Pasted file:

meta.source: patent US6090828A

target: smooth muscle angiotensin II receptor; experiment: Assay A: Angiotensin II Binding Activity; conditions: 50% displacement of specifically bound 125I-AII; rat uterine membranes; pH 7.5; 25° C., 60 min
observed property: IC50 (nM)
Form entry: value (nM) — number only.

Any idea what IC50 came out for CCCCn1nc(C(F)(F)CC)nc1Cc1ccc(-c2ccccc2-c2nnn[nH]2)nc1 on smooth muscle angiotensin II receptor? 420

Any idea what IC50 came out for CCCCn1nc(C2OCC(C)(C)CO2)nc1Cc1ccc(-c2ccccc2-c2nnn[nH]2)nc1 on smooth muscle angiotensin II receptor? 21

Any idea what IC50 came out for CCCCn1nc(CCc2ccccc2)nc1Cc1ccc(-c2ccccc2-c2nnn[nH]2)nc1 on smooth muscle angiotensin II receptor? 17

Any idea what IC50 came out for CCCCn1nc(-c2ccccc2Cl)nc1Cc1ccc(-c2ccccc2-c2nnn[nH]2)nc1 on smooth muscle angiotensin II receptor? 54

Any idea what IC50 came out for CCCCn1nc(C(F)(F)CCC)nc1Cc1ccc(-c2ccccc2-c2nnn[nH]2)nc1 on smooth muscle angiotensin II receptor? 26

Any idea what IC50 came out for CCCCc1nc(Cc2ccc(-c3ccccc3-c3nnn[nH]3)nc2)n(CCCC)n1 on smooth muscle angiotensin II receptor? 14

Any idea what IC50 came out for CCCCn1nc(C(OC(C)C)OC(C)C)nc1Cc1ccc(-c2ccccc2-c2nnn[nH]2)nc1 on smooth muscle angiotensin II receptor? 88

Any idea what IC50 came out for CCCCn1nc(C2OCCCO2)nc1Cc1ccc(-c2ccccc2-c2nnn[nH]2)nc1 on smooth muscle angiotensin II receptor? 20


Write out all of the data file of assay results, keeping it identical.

meta.source: patent US6090828A

target: smooth muscle angiotensin II receptor; experiment: Assay A: Angiotensin II Binding Activity; conditions: 50% displacement of specifically bound 125I-AII; rat uterine membranes; pH 7.5; 25° C., 60 min
observed property: IC50 (nM)
Form entry: value (nM) — number only.

Any idea what IC50 came out for CCCCn1nc(C(F)(F)CC)nc1Cc1ccc(-c2ccccc2-c2nnn[nH]2)nc1 on smooth muscle angiotensin II receptor? 420

Any idea what IC50 came out for CCCCn1nc(C2OCC(C)(C)CO2)nc1Cc1ccc(-c2ccccc2-c2nnn[nH]2)nc1 on smooth muscle angiotensin II receptor? 21

Any idea what IC50 came out for CCCCn1nc(CCc2ccccc2)nc1Cc1ccc(-c2ccccc2-c2nnn[nH]2)nc1 on smooth muscle angiotensin II receptor? 17

Any idea what IC50 came out for CCCCn1nc(-c2ccccc2Cl)nc1Cc1ccc(-c2ccccc2-c2nnn[nH]2)nc1 on smooth muscle angiotensin II receptor? 54

Any idea what IC50 came out for CCCCn1nc(C(F)(F)CCC)nc1Cc1ccc(-c2ccccc2-c2nnn[nH]2)nc1 on smooth muscle angiotensin II receptor? 26

Any idea what IC50 came out for CCCCc1nc(Cc2ccc(-c3ccccc3-c3nnn[nH]3)nc2)n(CCCC)n1 on smooth muscle angiotensin II receptor? 14

Any idea what IC50 came out for CCCCn1nc(C(OC(C)C)OC(C)C)nc1Cc1ccc(-c2ccccc2-c2nnn[nH]2)nc1 on smooth muscle angiotensin II receptor? 88

Any idea what IC50 came out for CCCCn1nc(C2OCCCO2)nc1Cc1ccc(-c2ccccc2-c2nnn[nH]2)nc1 on smooth muscle angiotensin II receptor? 20